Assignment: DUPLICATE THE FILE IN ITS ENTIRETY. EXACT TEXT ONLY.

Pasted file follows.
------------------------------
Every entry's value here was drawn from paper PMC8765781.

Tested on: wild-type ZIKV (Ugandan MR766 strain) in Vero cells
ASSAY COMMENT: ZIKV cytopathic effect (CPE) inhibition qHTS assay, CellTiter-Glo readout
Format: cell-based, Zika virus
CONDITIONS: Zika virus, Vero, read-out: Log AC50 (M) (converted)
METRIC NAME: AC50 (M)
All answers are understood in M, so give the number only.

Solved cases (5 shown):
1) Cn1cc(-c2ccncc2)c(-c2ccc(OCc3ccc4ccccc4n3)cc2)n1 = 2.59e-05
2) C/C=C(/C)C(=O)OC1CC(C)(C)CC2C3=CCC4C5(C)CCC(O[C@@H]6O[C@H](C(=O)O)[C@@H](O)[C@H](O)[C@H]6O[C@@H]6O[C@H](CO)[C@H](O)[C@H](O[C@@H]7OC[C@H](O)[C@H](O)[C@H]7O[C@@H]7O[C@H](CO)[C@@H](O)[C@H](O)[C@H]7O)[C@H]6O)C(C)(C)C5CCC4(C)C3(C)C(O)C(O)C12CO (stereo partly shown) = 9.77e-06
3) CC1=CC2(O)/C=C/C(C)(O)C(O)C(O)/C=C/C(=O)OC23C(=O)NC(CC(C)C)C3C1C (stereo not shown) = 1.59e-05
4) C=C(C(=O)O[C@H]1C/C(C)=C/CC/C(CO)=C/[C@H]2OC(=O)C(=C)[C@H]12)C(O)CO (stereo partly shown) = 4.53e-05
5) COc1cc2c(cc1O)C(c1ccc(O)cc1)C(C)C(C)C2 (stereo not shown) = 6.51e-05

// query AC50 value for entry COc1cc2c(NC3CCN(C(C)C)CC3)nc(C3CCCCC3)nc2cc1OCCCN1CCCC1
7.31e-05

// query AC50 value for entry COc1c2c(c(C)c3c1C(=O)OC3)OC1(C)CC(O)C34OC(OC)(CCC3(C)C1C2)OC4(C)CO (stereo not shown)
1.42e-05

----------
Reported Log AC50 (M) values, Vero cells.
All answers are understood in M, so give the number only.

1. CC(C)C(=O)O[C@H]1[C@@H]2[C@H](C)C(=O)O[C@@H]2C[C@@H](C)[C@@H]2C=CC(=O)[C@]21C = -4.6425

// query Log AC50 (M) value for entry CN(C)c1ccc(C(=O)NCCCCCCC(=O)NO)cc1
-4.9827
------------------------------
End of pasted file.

Every entry's value here was drawn from paper PMC8765781.

Tested on: wild-type ZIKV (Ugandan MR766 strain) in Vero cells
ASSAY COMMENT: ZIKV cytopathic effect (CPE) inhibition qHTS assay, CellTiter-Glo readout
Format: cell-based, Zika virus
CONDITIONS: Zika virus, Vero, read-out: Log AC50 (M) (converted)
METRIC NAME: AC50 (M)
All answers are understood in M, so give the number only.

Solved cases (5 shown):
1) Cn1cc(-c2ccncc2)c(-c2ccc(OCc3ccc4ccccc4n3)cc2)n1 = 2.59e-05
2) C/C=C(/C)C(=O)OC1CC(C)(C)CC2C3=CCC4C5(C)CCC(O[C@@H]6O[C@H](C(=O)O)[C@@H](O)[C@H](O)[C@H]6O[C@@H]6O[C@H](CO)[C@H](O)[C@H](O[C@@H]7OC[C@H](O)[C@H](O)[C@H]7O[C@@H]7O[C@H](CO)[C@@H](O)[C@H](O)[C@H]7O)[C@H]6O)C(C)(C)C5CCC4(C)C3(C)C(O)C(O)C12CO (stereo partly shown) = 9.77e-06
3) CC1=CC2(O)/C=C/C(C)(O)C(O)C(O)/C=C/C(=O)OC23C(=O)NC(CC(C)C)C3C1C (stereo not shown) = 1.59e-05
4) C=C(C(=O)O[C@H]1C/C(C)=C/CC/C(CO)=C/[C@H]2OC(=O)C(=C)[C@H]12)C(O)CO (stereo partly shown) = 4.53e-05
5) COc1cc2c(cc1O)C(c1ccc(O)cc1)C(C)C(C)C2 (stereo not shown) = 6.51e-05

// query AC50 value for entry COc1cc2c(NC3CCN(C(C)C)CC3)nc(C3CCCCC3)nc2cc1OCCCN1CCCC1
7.31e-05

// query AC50 value for entry COc1c2c(c(C)c3c1C(=O)OC3)OC1(C)CC(O)C34OC(OC)(CCC3(C)C1C2)OC4(C)CO (stereo not shown)
1.42e-05

----------
Reported Log AC50 (M) values, Vero cells.
All answers are understood in M, so give the number only.

1. CC(C)C(=O)O[C@H]1[C@@H]2[C@H](C)C(=O)O[C@@H]2C[C@@H](C)[C@@H]2C=CC(=O)[C@]21C = -4.6425

// query Log AC50 (M) value for entry CN(C)c1ccc(C(=O)NCCCCCCC(=O)NO)cc1
-4.9827